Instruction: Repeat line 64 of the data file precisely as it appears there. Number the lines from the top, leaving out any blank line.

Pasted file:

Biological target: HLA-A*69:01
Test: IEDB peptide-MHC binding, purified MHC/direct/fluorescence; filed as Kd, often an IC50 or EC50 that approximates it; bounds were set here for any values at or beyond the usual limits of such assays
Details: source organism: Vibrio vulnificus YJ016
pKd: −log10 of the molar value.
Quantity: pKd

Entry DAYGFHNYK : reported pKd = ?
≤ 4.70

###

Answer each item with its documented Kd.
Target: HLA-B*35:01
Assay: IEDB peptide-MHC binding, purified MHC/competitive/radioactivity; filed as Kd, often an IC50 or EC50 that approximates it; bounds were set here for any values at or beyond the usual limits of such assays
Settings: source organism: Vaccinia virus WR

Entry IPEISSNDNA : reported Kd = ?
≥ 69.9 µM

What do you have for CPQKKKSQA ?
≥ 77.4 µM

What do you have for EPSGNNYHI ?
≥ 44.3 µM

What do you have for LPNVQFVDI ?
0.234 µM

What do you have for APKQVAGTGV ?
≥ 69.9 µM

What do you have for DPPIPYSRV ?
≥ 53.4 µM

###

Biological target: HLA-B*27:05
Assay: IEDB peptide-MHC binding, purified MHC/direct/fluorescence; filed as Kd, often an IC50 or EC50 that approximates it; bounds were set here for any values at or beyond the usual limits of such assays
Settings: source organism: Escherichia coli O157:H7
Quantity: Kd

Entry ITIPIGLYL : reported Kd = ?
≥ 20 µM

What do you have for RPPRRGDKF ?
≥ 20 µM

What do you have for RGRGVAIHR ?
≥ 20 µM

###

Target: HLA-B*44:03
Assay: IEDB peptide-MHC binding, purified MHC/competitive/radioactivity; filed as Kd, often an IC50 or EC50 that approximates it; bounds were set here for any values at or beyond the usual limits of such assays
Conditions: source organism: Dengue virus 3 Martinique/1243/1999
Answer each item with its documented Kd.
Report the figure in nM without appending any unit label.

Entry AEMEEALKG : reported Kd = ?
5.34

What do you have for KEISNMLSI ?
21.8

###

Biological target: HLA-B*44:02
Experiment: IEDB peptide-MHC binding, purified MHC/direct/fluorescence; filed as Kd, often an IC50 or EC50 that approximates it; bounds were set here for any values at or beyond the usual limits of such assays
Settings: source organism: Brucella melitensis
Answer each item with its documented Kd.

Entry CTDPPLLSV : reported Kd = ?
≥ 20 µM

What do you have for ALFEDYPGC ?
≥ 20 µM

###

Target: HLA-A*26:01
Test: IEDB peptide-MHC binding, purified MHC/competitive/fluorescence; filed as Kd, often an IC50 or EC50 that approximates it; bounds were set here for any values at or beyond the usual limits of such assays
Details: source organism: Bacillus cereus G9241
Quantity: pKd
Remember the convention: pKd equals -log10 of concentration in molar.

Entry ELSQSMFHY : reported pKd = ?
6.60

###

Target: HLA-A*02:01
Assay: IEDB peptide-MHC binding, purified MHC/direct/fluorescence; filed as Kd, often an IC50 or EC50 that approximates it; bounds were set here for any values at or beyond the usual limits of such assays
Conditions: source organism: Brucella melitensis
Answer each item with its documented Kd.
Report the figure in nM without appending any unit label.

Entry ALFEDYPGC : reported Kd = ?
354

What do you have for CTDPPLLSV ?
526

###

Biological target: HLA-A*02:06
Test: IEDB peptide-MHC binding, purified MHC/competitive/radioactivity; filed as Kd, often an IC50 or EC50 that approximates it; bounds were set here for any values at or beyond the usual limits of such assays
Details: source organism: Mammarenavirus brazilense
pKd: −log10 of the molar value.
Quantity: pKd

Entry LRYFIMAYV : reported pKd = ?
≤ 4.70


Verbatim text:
Target: HLA-A*02:01